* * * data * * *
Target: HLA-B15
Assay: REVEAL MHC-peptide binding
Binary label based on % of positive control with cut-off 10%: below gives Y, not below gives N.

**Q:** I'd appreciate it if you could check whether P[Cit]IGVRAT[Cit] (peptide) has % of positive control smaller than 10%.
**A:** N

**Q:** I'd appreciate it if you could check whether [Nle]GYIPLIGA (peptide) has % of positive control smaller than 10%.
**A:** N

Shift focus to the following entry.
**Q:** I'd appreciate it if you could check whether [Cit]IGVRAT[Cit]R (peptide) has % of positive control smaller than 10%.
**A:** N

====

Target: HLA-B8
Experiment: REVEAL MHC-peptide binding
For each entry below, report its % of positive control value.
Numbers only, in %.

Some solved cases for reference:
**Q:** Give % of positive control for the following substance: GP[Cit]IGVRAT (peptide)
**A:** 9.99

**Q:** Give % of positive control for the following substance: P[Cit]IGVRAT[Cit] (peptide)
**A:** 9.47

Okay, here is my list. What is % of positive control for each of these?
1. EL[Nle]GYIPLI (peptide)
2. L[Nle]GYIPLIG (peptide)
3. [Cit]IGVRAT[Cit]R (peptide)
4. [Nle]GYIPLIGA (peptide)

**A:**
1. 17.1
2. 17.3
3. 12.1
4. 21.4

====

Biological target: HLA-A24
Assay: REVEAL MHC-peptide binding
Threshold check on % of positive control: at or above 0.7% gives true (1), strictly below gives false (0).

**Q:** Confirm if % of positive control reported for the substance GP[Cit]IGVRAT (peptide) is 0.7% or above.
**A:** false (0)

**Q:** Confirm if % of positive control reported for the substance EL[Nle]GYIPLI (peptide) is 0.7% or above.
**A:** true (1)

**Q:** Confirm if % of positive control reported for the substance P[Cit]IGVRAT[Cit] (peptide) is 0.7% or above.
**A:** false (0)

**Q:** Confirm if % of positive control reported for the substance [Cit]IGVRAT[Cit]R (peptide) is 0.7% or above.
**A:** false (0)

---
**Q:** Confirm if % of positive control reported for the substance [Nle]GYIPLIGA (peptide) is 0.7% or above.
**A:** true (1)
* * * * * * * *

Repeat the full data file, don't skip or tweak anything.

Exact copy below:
Target: HLA-B15
Assay: REVEAL MHC-peptide binding
Binary label based on % of positive control with cut-off 10%: below gives Y, not below gives N.

**Q:** I'd appreciate it if you could check whether P[Cit]IGVRAT[Cit] (peptide) has % of positive control smaller than 10%.
**A:** N

**Q:** I'd appreciate it if you could check whether [Nle]GYIPLIGA (peptide) has % of positive control smaller than 10%.
**A:** N

Shift focus to the following entry.
**Q:** I'd appreciate it if you could check whether [Cit]IGVRAT[Cit]R (peptide) has % of positive control smaller than 10%.
**A:** N

====

Target: HLA-B8
Experiment: REVEAL MHC-peptide binding
For each entry below, report its % of positive control value.
Numbers only, in %.

Some solved cases for reference:
**Q:** Give % of positive control for the following substance: GP[Cit]IGVRAT (peptide)
**A:** 9.99

**Q:** Give % of positive control for the following substance: P[Cit]IGVRAT[Cit] (peptide)
**A:** 9.47

Okay, here is my list. What is % of positive control for each of these?
1. EL[Nle]GYIPLI (peptide)
2. L[Nle]GYIPLIG (peptide)
3. [Cit]IGVRAT[Cit]R (peptide)
4. [Nle]GYIPLIGA (peptide)

**A:**
1. 17.1
2. 17.3
3. 12.1
4. 21.4

====

Biological target: HLA-A24
Assay: REVEAL MHC-peptide binding
Threshold check on % of positive control: at or above 0.7% gives true (1), strictly below gives false (0).

**Q:** Confirm if % of positive control reported for the substance GP[Cit]IGVRAT (peptide) is 0.7% or above.
**A:** false (0)

**Q:** Confirm if % of positive control reported for the substance EL[Nle]GYIPLI (peptide) is 0.7% or above.
**A:** true (1)

**Q:** Confirm if % of positive control reported for the substance P[Cit]IGVRAT[Cit] (peptide) is 0.7% or above.
**A:** false (0)

**Q:** Confirm if % of positive control reported for the substance [Cit]IGVRAT[Cit]R (peptide) is 0.7% or above.
**A:** false (0)

---
**Q:** Confirm if % of positive control reported for the substance [Nle]GYIPLIGA (peptide) is 0.7% or above.
**A:** true (1)